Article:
The False Premises of Medical Malpractice “Reform” (Response to Richard Epstein in WSJ)
There’s an old saying, “garbage in, garbage out.” If you use a false premise to substantiate an argument then the result will be worthless. And that is exactly what University of Chicago law professor Richard A. Epstein does today in the Wall Street Journal (via PofL).
His column How Other Countries Judge Malpractice pretends to support the “reform” of problems in the medical malpractice system. But he supports his arguments with some whoppers and fallacious arguments that don’t hold water.
Whopper #1, Epstein writes:
“American courts commonly think it proper for juries to infer medical negligence from the mere occurrence of a serious injury.”
This is just flat out false, and every competent lawyer that tries malpractice cases for either the plaintiff or the defendant knows it. Litigants must show — at least in NY, where I practice, and where Epstein is now a visiting professor at NYU — specific deviations from care. The jury gets a special verdict to decide if the exact deviation from practice occurred. Epstein does not identify even a single jurisdiction that allows a court to commonly infer negligence from a bad outcome. Not even one.
Whopper #2, Epstein writes:
American plaintiffs are sometimes spared the heavy burden of identifying particular acts of negligence, or of showing the precise causal connection between a negligent act and an actual injury.
Once again, Epstein misses the mark, at least in New York. For a jury must not only return a verdict regarding a specific act of negligence, but they must also find that that specific departure was a substantial cause of injury. If Epstein knows of jurisdictions that allow verdicts without showing a casual connection he should mention them. He does not.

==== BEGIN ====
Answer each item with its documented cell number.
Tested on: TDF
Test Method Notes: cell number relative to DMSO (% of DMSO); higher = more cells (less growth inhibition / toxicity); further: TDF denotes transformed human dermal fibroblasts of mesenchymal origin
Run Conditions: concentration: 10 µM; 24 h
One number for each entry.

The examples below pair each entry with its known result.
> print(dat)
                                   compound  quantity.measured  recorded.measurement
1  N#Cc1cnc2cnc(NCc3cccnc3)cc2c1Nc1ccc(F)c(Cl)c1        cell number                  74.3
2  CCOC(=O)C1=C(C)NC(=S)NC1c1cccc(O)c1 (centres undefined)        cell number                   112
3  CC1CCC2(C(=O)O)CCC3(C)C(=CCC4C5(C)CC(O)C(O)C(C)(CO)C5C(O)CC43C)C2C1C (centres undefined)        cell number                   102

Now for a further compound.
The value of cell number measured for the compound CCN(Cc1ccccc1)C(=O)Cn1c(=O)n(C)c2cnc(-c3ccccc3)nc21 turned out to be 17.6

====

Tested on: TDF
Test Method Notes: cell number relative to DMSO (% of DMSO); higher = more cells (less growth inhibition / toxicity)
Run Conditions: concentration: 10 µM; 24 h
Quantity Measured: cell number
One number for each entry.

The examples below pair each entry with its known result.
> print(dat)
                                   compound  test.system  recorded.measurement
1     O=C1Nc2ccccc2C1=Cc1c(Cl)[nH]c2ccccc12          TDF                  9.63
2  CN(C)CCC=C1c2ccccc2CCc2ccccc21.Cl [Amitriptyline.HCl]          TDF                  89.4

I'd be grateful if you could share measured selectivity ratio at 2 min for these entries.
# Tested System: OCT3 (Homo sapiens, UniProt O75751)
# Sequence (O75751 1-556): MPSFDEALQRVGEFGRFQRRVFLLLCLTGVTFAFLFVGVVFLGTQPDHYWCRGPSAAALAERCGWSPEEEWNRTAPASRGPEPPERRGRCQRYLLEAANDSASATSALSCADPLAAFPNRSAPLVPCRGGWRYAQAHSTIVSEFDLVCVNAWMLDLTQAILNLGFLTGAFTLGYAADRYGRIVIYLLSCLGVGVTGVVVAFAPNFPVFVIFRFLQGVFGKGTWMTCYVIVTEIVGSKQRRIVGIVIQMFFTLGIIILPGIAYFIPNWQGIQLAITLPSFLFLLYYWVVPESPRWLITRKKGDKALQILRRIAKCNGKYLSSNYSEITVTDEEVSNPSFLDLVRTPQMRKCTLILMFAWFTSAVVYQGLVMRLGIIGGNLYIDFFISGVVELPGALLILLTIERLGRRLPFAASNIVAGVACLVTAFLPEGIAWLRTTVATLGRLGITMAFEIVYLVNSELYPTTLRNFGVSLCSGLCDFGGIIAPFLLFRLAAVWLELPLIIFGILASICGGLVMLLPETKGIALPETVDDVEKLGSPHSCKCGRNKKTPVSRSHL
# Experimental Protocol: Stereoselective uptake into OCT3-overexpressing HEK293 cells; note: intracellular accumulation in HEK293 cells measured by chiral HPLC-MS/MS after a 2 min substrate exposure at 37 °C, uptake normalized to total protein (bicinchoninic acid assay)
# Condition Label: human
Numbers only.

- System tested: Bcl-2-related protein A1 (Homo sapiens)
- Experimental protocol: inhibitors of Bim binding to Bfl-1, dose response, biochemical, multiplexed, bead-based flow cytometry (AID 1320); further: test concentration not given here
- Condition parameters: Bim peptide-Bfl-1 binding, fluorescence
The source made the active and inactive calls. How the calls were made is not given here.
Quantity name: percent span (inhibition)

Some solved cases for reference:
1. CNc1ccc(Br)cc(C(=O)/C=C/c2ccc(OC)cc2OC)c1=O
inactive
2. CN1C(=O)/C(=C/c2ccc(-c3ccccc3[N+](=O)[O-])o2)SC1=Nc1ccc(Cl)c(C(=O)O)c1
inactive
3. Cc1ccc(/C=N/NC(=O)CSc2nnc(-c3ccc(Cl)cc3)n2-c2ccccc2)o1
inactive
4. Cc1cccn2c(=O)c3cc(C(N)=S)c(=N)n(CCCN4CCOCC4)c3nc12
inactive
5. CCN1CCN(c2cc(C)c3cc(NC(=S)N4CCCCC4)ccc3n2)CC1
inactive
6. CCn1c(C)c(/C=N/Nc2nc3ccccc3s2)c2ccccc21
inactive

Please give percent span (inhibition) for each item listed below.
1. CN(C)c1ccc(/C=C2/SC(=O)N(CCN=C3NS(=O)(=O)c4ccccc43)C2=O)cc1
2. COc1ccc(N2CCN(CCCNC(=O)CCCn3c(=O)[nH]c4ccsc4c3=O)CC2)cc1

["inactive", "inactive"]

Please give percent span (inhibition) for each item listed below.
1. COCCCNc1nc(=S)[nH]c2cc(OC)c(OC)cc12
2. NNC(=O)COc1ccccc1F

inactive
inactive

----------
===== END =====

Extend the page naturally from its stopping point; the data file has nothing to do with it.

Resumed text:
Epstein has an impressive resume. He teaches. He writes. But nowhere in that lengthy summary of ivory tower achievements does he discuss how many juries he has picked or how many times he’s tried to convince a jury to bring back a verdict based on the silliness he propounds.
Epstein also identifies four “procedural features that drive up malpractice costs.” They are:
The first is jury trials, which can veer out of control and in any case introduce significant uncertainty.
This “procedural feature” is called a constitutional right. The Seventh Amendment‘s right to jury trials in civil actions is what Epstein is actually complaining about. I reprint it here so that he doesn’t have to look far for it:
In Suits at common law, where the value in controversy shall exceed twenty dollars, the right of trial by jury shall be preserved, and no fact tried by a jury, shall be otherwise re-examined in any Court of the United States, than according to the rules of the common law.
Epstein’s real problem isn’t with some procedural feature, it’s with the Bill of Rights and our nation’s founders and the desire to disperse power away from power-hungry governmental types and put it in the hands of the people. And as to uncertainty with jury verdicts, an alternative system does not ameliorate that issue. Someone somewhere still has to decide the issue. And that person (or people) will come with biases.
The second “procedural feature” is the:
“contingency-fee system, which allows well-heeled lawyers to self-finance litigation.”